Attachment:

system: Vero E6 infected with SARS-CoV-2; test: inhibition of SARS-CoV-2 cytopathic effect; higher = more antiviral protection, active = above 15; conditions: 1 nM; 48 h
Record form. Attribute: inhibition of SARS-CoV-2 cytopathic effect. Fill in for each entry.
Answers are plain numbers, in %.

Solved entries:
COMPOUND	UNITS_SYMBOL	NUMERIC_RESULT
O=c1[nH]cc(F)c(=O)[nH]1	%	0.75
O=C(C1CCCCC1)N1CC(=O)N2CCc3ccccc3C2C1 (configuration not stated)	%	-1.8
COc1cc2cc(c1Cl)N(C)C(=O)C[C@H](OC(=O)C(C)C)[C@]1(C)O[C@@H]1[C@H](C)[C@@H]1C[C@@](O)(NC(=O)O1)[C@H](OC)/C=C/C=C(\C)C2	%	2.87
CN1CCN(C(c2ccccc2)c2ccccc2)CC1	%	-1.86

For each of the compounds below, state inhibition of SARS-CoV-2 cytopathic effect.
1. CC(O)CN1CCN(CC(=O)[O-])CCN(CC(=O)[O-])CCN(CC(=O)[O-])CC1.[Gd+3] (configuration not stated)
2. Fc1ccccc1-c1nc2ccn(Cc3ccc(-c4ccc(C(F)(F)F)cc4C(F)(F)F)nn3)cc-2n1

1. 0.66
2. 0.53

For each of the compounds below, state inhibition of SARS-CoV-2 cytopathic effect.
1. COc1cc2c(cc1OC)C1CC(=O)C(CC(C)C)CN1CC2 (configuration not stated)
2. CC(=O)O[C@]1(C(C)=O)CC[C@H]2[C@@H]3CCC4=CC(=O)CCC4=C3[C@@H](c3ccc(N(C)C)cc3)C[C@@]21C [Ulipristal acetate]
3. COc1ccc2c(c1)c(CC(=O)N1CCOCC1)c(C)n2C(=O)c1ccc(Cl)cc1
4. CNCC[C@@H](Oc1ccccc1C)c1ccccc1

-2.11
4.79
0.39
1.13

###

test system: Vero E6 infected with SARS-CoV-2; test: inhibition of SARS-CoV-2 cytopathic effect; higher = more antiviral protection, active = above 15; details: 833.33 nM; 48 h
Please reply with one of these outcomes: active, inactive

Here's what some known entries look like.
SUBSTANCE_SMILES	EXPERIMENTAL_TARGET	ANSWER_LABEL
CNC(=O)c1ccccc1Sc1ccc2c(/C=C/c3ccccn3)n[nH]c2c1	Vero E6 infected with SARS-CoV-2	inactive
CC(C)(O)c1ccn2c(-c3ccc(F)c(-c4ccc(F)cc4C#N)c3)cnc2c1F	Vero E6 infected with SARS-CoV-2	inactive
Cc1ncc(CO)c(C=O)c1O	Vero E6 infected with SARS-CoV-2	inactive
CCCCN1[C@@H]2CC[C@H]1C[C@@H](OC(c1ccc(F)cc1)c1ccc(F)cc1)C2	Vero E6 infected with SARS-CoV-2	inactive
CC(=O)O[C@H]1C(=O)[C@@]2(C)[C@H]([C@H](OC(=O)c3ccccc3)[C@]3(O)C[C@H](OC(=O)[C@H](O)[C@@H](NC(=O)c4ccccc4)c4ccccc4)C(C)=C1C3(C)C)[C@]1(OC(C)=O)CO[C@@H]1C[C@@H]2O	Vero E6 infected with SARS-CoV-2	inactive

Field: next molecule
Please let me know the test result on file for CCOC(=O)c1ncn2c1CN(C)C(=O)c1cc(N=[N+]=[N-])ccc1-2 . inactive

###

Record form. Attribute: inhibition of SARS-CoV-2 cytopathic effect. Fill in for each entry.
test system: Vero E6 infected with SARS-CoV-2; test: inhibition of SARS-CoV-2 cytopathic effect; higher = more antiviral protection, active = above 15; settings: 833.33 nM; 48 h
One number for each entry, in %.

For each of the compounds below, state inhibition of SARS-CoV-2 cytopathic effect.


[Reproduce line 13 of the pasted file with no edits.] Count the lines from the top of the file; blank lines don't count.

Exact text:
1. 0.66